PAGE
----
Researchers at Melbourne-based biological computing startup Cortical Labs say they have taught a clump of hundreds of thousands of human brain cells grown in a petri dish to play the retro video game Pong.
The experiment, the results for which were published in peer-reviewed journal Neuron, was done to show how neurons grown in vitro can exhibit sentience. The company claims it is the first to demonstrate how ‘mini-brains’ can be made to perform goal-oriented tasks.
“We have shown we can interact with living biological neurons in such a way that compels them to modify their activity, leading to something that resembles intelligence,” said Dr Brett Kagan, chief scientific officer at Cortical Labs and lead author of the study.
The researchers now plan to study how the mass of 800,000 neurons – dubbed “DishBrain” – can play the video game when under the influence of alcohol and medicines. They say their work could one day yield a dynamic platform for testing new drugs or gene therapies.
Built using embryonic cells from mice and brain cells grown from human stem cells, the neurons lie on top of a tiny electrode array. This array can both read the activity of the neurons as well as stimulate them.
To train DishBrain to play Pong, the researchers stimulated the neurons by firing a tiny electrical signal from the left or right side to tell it where the ball was. The frequency of these signals indicated the distance of the ball from the paddle.
The feedback in the electrode array taught the system how to return the ball, making the cells act as if they were themselves the paddle.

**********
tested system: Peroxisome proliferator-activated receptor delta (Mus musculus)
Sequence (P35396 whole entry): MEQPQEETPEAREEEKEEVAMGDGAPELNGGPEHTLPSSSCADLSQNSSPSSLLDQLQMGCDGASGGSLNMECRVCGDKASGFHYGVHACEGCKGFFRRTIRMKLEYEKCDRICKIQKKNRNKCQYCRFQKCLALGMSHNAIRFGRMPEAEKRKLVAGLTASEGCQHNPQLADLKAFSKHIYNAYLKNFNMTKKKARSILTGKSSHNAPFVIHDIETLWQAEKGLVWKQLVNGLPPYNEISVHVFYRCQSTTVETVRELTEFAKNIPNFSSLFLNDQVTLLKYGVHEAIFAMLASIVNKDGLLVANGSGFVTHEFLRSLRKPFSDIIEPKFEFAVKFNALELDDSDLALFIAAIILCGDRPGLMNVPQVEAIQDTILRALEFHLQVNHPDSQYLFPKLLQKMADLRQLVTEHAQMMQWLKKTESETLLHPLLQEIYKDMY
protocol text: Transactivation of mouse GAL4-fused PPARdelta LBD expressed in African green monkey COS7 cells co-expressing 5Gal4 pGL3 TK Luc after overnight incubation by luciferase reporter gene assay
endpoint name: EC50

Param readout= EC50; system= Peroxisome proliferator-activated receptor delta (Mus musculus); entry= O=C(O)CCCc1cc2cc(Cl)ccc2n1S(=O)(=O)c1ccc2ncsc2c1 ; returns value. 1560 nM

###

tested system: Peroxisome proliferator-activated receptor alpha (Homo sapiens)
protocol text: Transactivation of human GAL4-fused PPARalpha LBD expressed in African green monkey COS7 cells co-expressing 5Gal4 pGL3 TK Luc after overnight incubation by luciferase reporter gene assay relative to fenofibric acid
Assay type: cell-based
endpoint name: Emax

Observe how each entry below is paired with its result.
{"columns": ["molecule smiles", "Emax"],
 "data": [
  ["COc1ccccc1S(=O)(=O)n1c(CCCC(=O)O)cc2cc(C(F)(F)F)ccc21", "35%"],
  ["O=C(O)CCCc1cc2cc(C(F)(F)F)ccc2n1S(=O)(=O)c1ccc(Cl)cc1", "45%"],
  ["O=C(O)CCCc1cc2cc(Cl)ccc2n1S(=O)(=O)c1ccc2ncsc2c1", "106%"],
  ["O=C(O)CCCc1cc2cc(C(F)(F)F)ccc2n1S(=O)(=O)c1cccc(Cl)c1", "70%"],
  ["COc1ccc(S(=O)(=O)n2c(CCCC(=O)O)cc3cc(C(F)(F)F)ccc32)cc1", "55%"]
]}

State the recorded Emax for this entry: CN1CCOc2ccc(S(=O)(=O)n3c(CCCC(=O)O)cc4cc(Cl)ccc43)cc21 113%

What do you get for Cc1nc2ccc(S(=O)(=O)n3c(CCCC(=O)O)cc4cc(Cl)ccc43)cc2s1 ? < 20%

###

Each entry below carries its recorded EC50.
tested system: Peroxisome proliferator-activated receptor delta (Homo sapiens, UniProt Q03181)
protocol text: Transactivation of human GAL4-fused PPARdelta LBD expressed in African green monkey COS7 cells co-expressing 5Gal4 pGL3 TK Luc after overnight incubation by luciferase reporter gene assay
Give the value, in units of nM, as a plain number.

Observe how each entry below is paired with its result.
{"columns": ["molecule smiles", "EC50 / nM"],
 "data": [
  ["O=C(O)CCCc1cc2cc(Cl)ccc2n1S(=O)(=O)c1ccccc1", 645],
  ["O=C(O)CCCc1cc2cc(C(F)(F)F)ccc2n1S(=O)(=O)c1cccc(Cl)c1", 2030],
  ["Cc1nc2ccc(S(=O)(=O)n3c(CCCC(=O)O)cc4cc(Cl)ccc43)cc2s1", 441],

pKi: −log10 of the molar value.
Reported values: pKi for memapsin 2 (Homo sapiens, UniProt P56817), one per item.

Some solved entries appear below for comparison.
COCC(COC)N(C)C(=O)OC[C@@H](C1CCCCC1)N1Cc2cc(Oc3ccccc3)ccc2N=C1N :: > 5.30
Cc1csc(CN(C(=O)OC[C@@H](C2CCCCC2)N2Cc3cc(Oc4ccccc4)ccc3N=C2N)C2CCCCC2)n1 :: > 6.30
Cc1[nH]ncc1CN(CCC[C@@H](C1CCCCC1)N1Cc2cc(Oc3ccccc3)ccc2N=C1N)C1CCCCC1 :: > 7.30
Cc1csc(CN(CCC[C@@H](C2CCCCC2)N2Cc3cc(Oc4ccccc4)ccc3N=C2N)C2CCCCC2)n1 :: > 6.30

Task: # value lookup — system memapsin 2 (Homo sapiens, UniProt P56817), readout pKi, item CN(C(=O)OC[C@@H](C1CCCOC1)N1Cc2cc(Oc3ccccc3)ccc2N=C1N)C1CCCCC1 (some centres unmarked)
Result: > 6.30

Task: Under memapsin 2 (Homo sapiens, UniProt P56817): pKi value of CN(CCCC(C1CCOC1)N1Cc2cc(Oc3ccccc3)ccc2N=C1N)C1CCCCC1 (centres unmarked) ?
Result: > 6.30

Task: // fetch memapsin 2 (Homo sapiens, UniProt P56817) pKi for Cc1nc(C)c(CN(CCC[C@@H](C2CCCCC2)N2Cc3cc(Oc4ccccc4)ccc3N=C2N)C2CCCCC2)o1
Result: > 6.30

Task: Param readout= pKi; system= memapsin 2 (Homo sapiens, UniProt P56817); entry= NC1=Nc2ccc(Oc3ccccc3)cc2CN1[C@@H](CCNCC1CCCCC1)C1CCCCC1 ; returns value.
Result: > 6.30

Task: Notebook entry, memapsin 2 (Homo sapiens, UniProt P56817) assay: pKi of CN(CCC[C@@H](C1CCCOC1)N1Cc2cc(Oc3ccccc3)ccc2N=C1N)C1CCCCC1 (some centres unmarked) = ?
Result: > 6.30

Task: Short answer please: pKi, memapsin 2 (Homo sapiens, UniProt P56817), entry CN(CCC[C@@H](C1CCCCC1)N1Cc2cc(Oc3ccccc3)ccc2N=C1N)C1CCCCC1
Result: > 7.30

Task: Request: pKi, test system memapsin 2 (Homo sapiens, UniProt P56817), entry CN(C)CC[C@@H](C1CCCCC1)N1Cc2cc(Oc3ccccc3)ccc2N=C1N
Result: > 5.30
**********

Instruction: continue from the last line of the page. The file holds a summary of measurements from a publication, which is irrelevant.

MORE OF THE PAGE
“We’ve never before been able to see how the cells act in a virtual environment,” Kagan said, adding that the company’s environment can help researchers to understand what’s going on within cells and how they interact with each other when stimulated with information.
The core focus of Cortical Labs is trying to build biological computer chips. But by building living models of brains, they are hopeful of emulating real brain function and not just simulate them on a traditional computer.
“The beautiful and pioneering aspect of this work rests on equipping the neurons with sensations — the feedback — and crucially the ability to act on their world,” the study’s co-author, Professor Karl Friston, theoretical neuroscientist at University College London, said in a statement.
Moreover, DishBrain could serve as a biomimetic sandbox consisting of the same elements found in human brains to test the effects of drugs and genetic variants, he added.
Dr Hon Weng Chong, CEO of Cortical Labs, said that the system could help gain insights into conditions such as epilepsy and dementia as well.